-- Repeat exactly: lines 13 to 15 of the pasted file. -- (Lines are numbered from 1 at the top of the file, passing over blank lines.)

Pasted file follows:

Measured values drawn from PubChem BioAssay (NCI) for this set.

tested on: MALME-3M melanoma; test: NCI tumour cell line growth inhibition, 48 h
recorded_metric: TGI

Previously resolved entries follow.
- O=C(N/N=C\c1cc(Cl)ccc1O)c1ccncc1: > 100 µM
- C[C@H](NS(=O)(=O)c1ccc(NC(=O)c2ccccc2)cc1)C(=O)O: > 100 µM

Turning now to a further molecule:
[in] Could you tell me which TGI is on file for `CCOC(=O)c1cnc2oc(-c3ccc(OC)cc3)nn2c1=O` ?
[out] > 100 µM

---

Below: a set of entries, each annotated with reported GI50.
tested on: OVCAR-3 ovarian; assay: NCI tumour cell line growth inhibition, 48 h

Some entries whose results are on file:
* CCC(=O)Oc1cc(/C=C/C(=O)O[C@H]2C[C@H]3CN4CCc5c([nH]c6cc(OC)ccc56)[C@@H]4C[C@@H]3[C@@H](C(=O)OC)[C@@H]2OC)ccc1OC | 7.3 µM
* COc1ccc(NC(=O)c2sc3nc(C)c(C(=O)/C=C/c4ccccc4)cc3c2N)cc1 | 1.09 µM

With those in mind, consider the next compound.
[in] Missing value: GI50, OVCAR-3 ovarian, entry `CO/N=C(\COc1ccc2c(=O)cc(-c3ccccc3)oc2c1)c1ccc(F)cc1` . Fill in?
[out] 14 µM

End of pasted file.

Some entries whose results are on file:
* CCC(=O)Oc1cc(/C=C/C(=O)O[C@H]2C[C@H]3CN4CCc5c([nH]c6cc(OC)ccc56)[C@@H]4C[C@@H]3[C@@H](C(=O)OC)[C@@H]2OC)ccc1OC | 7.3 µM
* COc1ccc(NC(=O)c2sc3nc(C)c(C(=O)/C=C/c4ccccc4)cc3c2N)cc1 | 1.09 µM